There's an excessive amount of thrashing around being done over the question of Port Talbot and the Tata steelworks there. And there's very few managing to ask the right starting question. Which is not "How will we save Port Talbot" but rather "Should we save Port Talbot?"
The Lancet tells us, in shocked and disapproving tones, that there are now more fatty lardbuckets on the planet than there are undernourished people. We simply cannot bring ourselves to think of this as being a bad thing. Rather, we consider it to be a massive victory for the economic policies of the last few decades. A victory for capitalism, free markets and globalisation.
We should emphasise here that we are not in favour of Osborne's new national living wage. The correct answer to some people being perceived as having too low an income is not to start price fixing, messing with the market. Instead it is for those who insist that those incomes are too low to put their hands into their own pockets and top up those incomes they perceive as being too low. Yes, it is simply moral that those doing the insisting do the paying.
President Obama recently told Cuban kids not to worry about the philosophy of communism or capitalism, but just go with what works. I have little problem with that because most people are indeed not bothered with matters of philosophy, and we know what works – and it isn’t communism. So if they do what works they will end up as capitalists.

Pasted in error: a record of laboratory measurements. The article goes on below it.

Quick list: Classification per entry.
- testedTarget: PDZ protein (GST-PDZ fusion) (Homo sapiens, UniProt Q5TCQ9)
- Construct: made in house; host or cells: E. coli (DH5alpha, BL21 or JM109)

But I do get angry when it is suggested that there is ‘little difference’ to choose between these two philosophy. The trouble is, that there is very little difference between communism and what’s called capitalism these days, largely because our politicians do not understand the philosophy themselves.
Maybe it’s just my recent speed-dating of Ayn Rand rubbing off on me, but I think we need to promote a much deeper understanding of the principles underpinning our system, in particular their ethical roots, nature and results.
Obama, for example, is at pains to point out that capitalism is just fine, provided that we make sure it has a proper ethical dimension. Which shows that he thinks that, by itself, it doesn’t, and that it somehow needs to have morality regulated into it.
Yeah, well what about the ‘moral' basis of communism? It’s not capitalism that murdered 3,000 people a day when it was going strong (add them up: Stalin, Mao, Pol Pot’s purges just for starters). And capitalism at least treats people like human beings rather than as tools in someone else’s thinking, and respects their lives, families and property. In Cuba, you have a cow and because your family is starving you kill it to eat. Then you go to jail because it’s not ‘your’ cow, it’s the state’s cow. How moral is that?
Sure, you have to be nice to communist leaders if you want them to talk to you and maybe then have an impact on them; but there must be ways of letting them know that as a matter of plain fact, it’s communism that stinks, not capitalism, both in theory and practice. The general mass of their own population, of course, already know that.
The EU referendum campaign is presenting us two competing choices. On the one hand a vision of Britain as part of a steadily-integrating EU (at whatever speed) or a vision of Britain completely outside it.
For the Remain side, we are required to anticipate what may happen over the next generation which, if the last 40 years are anything to go by, will mean a gradual growth of EU power into more and more areas of competence - the ratchet towards “a country called Europe”.